own times of meeting, as their judgment of the H. Quint. The minutes of the last annual best interests of the Association may suggest, meeting were read by the Recording Secre- and the method of calling the same. All their tary, and adopted by the Association. The meetings shall be opened with prayer. They working of the first By-law for the present
shall also have power to appoint, and order, any meeting was suspended. The Board of Di
public meeting of the Association for anniversary rectors presented a new draft of the Consti
purposes, which they may think fit.
ART. III. At the first Directors' meeting after tution and By-laws, which were adopted as
their appointment, a chairman shall be chosen by follows:
ballot, and a Finance Committee and Library ComCONSTITUTION.
mittee by nomination, (each of three members,)
to serve respectively for the year. Immediately ART. I. The name of this body shall be the
after the opening of each meeting, the minutes AMERICAN CONGREGATIONAL ASSOCIATION.
of the previous meeting shall be read, and a ART. II. The object of this Association shall
docket of business, prepared by the Correspond. be to secure the erection, in this city of Boston, ing Secretary and Librarian, shall be presented of a CONGREGATIONAL HOUSE for the meetings
to the Board for action, to which any member of the body, the accommodation of its library,
may add other items. and for the furtherance of its general purposes; Art. IV. The Directors shall make a Report to found and perpetuate a library of books, pam- of their doings for the year at each Annual Meetphlets, and manuscripts, and a collection of por. ing of the Association, and suggest such measures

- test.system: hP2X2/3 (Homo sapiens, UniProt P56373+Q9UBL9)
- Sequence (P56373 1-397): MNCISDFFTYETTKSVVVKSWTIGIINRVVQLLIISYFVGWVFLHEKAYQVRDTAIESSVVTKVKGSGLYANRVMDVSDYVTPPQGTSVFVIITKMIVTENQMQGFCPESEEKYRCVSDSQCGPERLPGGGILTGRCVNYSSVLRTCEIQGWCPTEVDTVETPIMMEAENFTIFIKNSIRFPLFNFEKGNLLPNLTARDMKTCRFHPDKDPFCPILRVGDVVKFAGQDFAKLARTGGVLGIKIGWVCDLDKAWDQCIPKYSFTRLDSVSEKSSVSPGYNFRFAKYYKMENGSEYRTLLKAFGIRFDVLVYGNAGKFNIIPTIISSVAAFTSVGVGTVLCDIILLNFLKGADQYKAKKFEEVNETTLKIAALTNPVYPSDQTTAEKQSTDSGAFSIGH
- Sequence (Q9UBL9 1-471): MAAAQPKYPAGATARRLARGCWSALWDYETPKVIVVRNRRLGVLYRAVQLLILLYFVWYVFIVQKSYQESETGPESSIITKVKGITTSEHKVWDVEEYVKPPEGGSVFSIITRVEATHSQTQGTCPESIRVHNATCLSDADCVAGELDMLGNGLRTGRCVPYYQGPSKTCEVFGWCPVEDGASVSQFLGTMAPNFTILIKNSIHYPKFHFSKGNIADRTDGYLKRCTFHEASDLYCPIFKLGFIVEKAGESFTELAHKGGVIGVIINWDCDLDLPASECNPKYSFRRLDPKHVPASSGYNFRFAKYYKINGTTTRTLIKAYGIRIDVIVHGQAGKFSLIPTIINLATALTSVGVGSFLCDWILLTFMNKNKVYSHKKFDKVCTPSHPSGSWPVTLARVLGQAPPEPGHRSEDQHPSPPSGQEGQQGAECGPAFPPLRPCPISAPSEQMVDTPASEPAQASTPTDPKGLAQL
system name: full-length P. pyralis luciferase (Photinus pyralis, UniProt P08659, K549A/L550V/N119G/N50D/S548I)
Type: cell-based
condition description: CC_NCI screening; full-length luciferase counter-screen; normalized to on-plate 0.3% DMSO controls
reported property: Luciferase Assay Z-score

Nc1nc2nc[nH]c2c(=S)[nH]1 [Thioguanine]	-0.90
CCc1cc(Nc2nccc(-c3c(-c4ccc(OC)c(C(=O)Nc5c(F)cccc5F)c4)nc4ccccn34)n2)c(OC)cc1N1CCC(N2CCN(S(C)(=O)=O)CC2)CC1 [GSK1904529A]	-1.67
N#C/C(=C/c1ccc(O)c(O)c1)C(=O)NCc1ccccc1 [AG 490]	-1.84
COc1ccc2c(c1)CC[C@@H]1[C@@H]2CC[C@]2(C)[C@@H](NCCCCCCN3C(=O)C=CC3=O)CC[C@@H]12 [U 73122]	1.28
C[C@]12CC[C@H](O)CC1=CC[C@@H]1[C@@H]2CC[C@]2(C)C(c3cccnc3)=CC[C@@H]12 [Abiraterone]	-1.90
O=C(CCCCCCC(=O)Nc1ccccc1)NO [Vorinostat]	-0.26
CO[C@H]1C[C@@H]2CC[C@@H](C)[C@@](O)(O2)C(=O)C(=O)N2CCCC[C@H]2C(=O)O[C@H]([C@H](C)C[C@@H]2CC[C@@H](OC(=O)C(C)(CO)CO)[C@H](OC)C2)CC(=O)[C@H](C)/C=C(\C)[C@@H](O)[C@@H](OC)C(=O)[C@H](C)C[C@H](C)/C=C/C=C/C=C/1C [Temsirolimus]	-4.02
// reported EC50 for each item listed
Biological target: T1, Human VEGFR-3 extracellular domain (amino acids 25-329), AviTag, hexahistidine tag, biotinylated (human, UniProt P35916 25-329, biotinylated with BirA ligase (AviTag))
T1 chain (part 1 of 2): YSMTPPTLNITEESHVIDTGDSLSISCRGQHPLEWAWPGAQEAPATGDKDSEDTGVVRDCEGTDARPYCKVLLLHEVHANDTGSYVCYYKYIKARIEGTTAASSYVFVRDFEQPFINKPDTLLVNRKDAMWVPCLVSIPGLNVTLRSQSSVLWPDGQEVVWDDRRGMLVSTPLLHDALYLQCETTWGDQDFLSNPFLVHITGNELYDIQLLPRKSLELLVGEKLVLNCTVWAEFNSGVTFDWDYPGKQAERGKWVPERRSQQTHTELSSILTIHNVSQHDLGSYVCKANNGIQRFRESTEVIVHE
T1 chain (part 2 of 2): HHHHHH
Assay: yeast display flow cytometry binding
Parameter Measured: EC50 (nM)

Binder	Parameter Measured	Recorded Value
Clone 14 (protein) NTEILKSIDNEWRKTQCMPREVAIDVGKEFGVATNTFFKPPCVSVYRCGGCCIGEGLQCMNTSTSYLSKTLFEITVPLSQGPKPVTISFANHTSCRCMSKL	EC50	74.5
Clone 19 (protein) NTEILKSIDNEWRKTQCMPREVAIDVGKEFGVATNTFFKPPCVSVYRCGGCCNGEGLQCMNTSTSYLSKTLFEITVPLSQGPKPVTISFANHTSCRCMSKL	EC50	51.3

for the action of the body as in their judgment its welfare requires.
Art. V. The Corresponding Secretary shall discharge the duties ordinarily belonging to that office.
ART. VI. The Recording Secretary shall make a full record of whatever business is transacted in the meetings, both of the Association and of the Board of Directors, in a book provided for that purpose, and kept at the rooms of the Association.
ART. VII. The Treasurer shall have charge of all moneys belonging to the Association, and hold the same at the disposal of the Directors, – pay. ing only such bills as have the certified approval of at least two members of the Finance Committee. He shall report the state of the Treasury to the Association at their Annual Meetings, and to the Directors whenever desired by them to do so.
ART. VIII. The Librarian shall keep a complete catalogue of all books, pamphlets, manu. scripts, periodicals, portraits, and other articles of interest belonging to the Association, with the names of their donors annexed; and shall have the general charge of the same under the Library Committee.